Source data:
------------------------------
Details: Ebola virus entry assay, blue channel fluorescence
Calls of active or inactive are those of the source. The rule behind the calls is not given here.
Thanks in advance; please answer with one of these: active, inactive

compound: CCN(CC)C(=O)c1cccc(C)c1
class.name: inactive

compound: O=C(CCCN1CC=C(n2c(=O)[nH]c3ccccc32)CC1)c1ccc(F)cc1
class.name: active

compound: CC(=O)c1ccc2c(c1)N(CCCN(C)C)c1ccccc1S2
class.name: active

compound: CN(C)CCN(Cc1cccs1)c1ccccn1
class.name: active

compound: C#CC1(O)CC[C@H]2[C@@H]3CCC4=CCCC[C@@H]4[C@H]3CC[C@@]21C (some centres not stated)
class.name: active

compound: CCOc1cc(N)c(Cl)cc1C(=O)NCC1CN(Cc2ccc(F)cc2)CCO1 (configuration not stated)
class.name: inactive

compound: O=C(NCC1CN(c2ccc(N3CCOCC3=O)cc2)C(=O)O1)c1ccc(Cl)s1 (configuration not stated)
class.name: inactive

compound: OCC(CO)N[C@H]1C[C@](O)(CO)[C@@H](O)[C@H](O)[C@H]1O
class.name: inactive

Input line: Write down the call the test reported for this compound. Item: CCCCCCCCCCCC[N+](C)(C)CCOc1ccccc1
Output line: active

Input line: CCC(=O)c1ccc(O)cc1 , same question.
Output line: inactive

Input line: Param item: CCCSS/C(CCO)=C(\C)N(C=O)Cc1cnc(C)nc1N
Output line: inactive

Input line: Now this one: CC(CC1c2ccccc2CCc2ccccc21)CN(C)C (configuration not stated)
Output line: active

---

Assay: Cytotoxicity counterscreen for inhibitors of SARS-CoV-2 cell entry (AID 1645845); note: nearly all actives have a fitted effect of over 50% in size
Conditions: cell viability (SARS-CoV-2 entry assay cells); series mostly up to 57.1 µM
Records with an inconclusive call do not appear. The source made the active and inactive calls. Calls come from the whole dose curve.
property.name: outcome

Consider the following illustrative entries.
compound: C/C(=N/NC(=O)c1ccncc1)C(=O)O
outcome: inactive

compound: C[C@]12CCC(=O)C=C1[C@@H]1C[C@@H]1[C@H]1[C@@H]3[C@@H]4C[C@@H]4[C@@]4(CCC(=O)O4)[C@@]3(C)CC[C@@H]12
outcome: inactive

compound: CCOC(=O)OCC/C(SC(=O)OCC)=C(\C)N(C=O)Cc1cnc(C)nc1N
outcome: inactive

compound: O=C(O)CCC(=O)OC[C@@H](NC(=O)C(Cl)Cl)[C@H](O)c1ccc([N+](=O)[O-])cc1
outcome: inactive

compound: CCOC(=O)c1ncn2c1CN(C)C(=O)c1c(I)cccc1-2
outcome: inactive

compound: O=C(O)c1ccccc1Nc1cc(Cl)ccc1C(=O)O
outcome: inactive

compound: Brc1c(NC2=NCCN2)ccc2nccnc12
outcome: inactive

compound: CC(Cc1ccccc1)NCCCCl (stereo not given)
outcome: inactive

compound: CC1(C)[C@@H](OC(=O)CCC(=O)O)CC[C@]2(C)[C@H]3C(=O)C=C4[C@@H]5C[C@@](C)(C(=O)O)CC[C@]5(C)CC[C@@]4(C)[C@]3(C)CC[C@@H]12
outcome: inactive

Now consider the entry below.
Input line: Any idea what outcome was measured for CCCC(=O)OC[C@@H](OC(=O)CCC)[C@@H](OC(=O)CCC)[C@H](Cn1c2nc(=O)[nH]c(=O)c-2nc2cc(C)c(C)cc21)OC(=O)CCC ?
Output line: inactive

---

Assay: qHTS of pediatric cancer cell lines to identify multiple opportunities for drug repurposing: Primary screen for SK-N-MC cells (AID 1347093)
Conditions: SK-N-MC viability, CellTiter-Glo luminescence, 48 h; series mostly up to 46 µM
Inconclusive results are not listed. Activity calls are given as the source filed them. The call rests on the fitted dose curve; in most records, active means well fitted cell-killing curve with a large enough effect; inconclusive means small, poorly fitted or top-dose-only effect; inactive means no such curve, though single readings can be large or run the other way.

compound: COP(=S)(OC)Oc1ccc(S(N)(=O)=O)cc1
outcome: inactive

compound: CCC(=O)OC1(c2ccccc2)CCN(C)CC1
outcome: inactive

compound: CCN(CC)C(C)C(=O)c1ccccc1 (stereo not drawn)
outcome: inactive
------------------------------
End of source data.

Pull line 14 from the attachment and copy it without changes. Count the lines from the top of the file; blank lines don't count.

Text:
compound: CCOc1cc(N)c(Cl)cc1C(=O)NCC1CN(Cc2ccc(F)cc2)CCO1 (configuration not stated)